They told us not to share anything!

This piece by Mercy Survivor Alicia was originally published on her blog “Beyond Silence: My Mercy Story” and can be viewed here.

There’s so many questions in my brain on the way things were handled at Mercy Multiplied.  Every girl there had some reason behind her purpose there but yet we were told we couldn’t tell anyone in the house why we were there.  I thought at first it was so we wouldn’t trigger anyone else.  I think all the girls with eating disorders knew people knew why they were there.  It seemed that if you had an eating disorder people knew because we have “couch” time after each meal and all of us were on plate check.

I feel like “plate check” and “couch time” were methods to shame girls.  Some girls got off couch early on in their time there but then there were girls that were on it for months after a meal.  I remember having to recite my ABC’s or count backwards from 100 if I had to use the bathroom while I was still on couch time.  It was this preventative measure they put in place so girls wouldn’t act out in eating disorder behavior.  It could of been easier to not have us flush the toilet then make us count or sing.  I just felt so stupid.  I had this digestion problem so I was in the bathroom a lot.  I couldn’t help my reasons for needing a toilet right after my meal.  I was told to try hold it in but I had severe digestion issues that pushed me towards the bathroom.

I had a known food allergy to gluten so every time I ate I would get really sick to the point my stomach just ached and I would have diarrhea.  It was disgusting.  They didn’t believe me even though my doctor try tell them I was allergic to gluten.  They made me see one of their preferred outside doctors.

When I saw this doctor, I wasn’t allowed to be alone with her to talk.  The medical director wouldn’t let me have an edge word in anywhere.  I didn’t have a right to any privacy.  She changed my medications around.  She warned me she wasn’t qualified as a psychiatrist but she try to make it so I could stay awake during the day.  After that point, my meds were so screwed up I had to drink more coffee to stay awake in between the classes.  I was exhausted all the time.  My digestion issues got worse.

Here and there, Mercy Multiplied staff tried to give me gluten free meals but they were like you can’t prove you have celiac disease but in fact I was able to but it still didn’t resonate with them that I couldn’t eat gluten.

Then I finally got off “couch” but I still had to go to the bathroom after meals.  It felt awful barely even making it through a meal.  I often lost my appetite there because I was slipping.  They had cut my meal exchanges way down from my registered dietitian had prescribed.  I had rapid weight loss.  It wasn’t good enough.  Every meal I felt like I was never going to meet their expectations.  Towards the end of my time at Mercy Multiplied, I started eating my meals so slow that it run over into class time.  I had to sit in the lobby a couple times to finish my food.  Eating a meal was an emotional roller coaster for me.  To this day, I don’t know how I even got through my meals at Mercy Multiplied without crying my eyes out.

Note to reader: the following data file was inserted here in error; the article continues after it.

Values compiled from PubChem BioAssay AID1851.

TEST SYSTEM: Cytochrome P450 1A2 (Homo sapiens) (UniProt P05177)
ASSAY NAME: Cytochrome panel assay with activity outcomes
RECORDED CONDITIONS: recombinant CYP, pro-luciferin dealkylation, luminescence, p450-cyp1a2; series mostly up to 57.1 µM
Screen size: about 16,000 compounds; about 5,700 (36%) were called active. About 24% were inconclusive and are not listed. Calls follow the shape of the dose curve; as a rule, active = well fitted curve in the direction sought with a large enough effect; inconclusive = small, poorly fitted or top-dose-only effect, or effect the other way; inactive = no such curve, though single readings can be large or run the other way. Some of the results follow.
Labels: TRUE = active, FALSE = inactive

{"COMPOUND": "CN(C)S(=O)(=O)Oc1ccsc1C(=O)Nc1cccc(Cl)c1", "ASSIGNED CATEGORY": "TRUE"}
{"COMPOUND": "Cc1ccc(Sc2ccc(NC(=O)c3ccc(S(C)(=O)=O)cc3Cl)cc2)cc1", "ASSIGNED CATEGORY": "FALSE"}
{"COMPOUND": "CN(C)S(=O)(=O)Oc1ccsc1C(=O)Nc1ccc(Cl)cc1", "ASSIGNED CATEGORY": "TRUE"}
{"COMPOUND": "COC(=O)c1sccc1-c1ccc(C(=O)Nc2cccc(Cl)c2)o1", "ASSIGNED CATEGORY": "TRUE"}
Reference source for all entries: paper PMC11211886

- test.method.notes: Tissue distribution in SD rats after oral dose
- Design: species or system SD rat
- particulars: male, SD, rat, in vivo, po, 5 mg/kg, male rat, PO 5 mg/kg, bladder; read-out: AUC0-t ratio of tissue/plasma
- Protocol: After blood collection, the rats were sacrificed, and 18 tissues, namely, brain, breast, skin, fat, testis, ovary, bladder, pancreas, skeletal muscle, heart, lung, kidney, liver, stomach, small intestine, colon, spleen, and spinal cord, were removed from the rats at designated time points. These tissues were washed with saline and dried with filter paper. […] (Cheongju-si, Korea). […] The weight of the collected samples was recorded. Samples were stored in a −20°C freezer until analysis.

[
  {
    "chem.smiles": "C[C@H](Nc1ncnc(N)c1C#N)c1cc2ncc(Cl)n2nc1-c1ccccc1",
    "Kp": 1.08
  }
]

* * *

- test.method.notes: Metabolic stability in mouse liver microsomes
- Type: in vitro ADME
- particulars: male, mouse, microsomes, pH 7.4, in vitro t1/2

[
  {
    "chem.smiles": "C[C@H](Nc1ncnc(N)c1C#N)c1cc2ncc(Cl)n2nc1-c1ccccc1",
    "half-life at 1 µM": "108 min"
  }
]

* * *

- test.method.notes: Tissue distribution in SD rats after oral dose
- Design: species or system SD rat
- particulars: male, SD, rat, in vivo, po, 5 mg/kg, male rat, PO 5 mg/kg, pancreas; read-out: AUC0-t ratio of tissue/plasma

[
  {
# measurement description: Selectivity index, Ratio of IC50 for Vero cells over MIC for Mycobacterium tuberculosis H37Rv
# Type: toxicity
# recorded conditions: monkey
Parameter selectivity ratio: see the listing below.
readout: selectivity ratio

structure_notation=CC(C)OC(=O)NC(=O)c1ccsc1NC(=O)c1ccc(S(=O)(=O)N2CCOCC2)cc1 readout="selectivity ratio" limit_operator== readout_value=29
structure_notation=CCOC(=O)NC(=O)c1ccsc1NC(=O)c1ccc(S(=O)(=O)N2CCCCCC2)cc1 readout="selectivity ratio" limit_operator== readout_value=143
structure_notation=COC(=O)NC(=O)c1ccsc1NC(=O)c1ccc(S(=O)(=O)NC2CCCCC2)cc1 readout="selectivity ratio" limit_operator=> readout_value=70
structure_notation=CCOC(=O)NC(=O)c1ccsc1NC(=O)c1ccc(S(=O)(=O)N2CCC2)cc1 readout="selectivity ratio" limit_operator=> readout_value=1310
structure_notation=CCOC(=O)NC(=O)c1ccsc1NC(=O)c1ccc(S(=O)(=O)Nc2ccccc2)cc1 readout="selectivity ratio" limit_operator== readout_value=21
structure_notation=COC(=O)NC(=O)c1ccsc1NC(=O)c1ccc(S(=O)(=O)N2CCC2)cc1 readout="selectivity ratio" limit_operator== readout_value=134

Having an eating disorder really made me stand out.  I’m sure it made other girls.  Some girls wondered why I had to take walks in between classes; do laps around  the parking lot.  Nothing I did was ever good enough for the staff at Mercy Multiplied.

Upon leaving Mercy Multiplied, I discovered I had so much hate inside me for myself.  They tried to make my BMI my worth.  Thankfully with time I was able to pin point the lies they try make me believe about myself and work at changing my mindset.  It has taken a lot of counseling to undo the damage that Mercy Multiplied staff caused me through my thinking, mental health issues, physical issues, and body image issues.

I eventually found a way to rise above all the pain and hurt at Mercy Multiplied.  From time to time I have to remind myself who I am in Christ.  I’m not everything that Mercy Multiplied tried to make of me.  I’m not my BMI.  I’m not my eating disorder.  I’m a child of God.  It makes me sad that a big powerhouse ministry offered me freedom but tried to steal my identity.  In that I must say they are not true to their word.  I wish they could be held accountable but I know that will come in time.

Written By Mercy Survivors

Support for survivors of Mercy Ministries